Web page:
Israeli Nobel Prize Winner Voices Rare Support Of Judicial Overhaul


Very few members of Israel’s professional class, especially university professors, have had a good word to say about the new government’s proposal for judicial reform. Still, 120 Israeli academics have signed a letter — that received almost no coverage in the Western press – supporting the judicial overhaul. All the attention — approving attention — has been lavished on the other side, with no hint that those proposing the reform just may have a point. For those of us who are largely ignorant of what the latest alarums and excursions in the Jewish state are all about, it might be worth hearing from someone who thinks that, taken all in all, the proposed judicial reform has much to recommend itself. Prof. Yisrael Aumann, who was awarded the Nobel Prize in Economics in 2005 for his work on game theory, says that the intervention of the judiciary system in the everyday life of Israelis is “harmful,” and “unacceptable.” More on Aumann’s rare show of support for the proposed reform can be found here: “Israeli Nobel Prize winner voices rare support of judicial overhaul,” by Sivan Hilaie, Ynet News, March 5, 2023:

An Israeli Nobel Prize winner on Sunday came out with a rare show of support for the planned judicial reform, which has been driving thousands of Israelis to the streets in weekly anti-government rallies.

Prof. Yisrael Aumann was awarded the Nobel Prize in Economics in 2005 for his work in expanding the study of game theory [first sired by John von Neumann and Oskar Morgenstern, then raised to maturity by Lloyd Shapley].

The opponents of the reform claim the judiciary supports democracy, but the opposite is true,” he said. “The courts and judicial system maintain an ongoing dictatorship, they can decide whatever they want and nothing can stop them.”

Israel has no constitution, so no law can be declared to be “unconstitutional.” But any law in Israel can now be struck down by a handful of Supreme Court judges if, in their opinion, it is “unreasonable.” This is a standard unknown to high courts elsewhere, and from this coign of vantage, far from Israel, it strikes me as bizarre.

What do you think of President Isaac Herzog’s plan for a dialogue?

“A compromise in the spirit of the president’s plan is a good possibility. There are certain things that can be compromised on. My position is not necessarily like that of Simcha Rothman and [Justice Minister] Yariv Levin’s. They aren’t willing to stop the legislation, but they’re willing to listen and talk as long as the legislation continues.”

Do you support the change in the composition of the judges’ selection committee?

“This is the most important section of the reform in my opinion. Today, judges have a very decisive power in the committee, and anyone who doesn’t follow the ideology and values of the judiciary fails.”

“Judges are elected by political bodies in many countries, and I think it wouldn’t be terrible if the coalition had a decisive voice in the committee. In any case, there are 15 judges and only four may be replaced in the coming years, so there is no need to fear that the court will suddenly become a dictatorship.”

I can think of another country where judges are not selected by other judges – as is currently the case in Israel – but are nominated by the executive and must then be confirmed by a parliamentary body. Can’t you?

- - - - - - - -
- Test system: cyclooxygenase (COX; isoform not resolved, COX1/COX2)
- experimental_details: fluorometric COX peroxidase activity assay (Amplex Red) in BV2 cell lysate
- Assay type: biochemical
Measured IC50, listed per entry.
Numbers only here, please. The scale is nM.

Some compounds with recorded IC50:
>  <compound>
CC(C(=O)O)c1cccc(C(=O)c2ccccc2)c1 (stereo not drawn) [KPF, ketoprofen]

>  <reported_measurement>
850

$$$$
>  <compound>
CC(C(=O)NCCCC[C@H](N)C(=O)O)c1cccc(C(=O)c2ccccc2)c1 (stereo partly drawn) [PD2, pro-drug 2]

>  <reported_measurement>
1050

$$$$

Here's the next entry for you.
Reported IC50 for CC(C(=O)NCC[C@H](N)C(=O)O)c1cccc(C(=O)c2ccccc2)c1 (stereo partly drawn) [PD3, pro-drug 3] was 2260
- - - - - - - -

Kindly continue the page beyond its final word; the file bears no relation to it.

What about the override clause and the barring of the judiciary from reviewing laws?

“Invalidating a law should be possible, but not as easily as it’s done now. Today, a panel of three judges can invalidate a law passed by the Knesset, when two judges are in favor and one is against, and this needs to be changed.

“It’s appropriate that the judicial system is able to strike down laws on the one hand, but on the other, it must be taken seriously, and with a decisive majority of judges. Today, there’s no authority that can override the judiciary and the attorney general, who should serve the government, not the judiciary.”

It’s not that decisions by Israel’s Supreme Court can’t be overridden that is the problem. The problem is that right now, in Israel, according to what Aumann says, even two judges (out of 15) can invalidate a law passed by the Knesset. Part of the reform is to require a majority of the 15 judges – Aumann calls for a “decisive majority” – to declare a law invalid.

What do you think is the main issue with the judiciary today?

“The fact that the judiciary takes positions that aren’t in line with the majority of the people in Israel, as was evident in the last elections, is something that needs to change. Democracy is not just about individual rights, it’s about the rule of the many, not the legal elite only.

Aumann is not in favor of all parts of the proposed reform. He has come out against that part of the proposed reform that would allow the Knesset, after the High Court has invalidated a law passed by that parliamentary body, to override that High Court decision by a vote of only 61 out of a total of 120 MKs. Aumann argues that such a slim majority is insufficient; a much larger majority should be required.

What do you think about warnings that the reform will harm Israel’s economy?

“There’s nothing in the reform that can hurt the economy. On the contrary, it can strengthen the economy once the judiciary has no intervention in the business sector. What can do harm is if reputable economists continue to go against the reform, scaring sway investors. This is what is damaging the economy.”

That is, briefly, the other side of the argument about judicial reform in Israel, the side that is not being covered by the international media, presented by Prof. Yisrael Aumann. He deserves a hearing.

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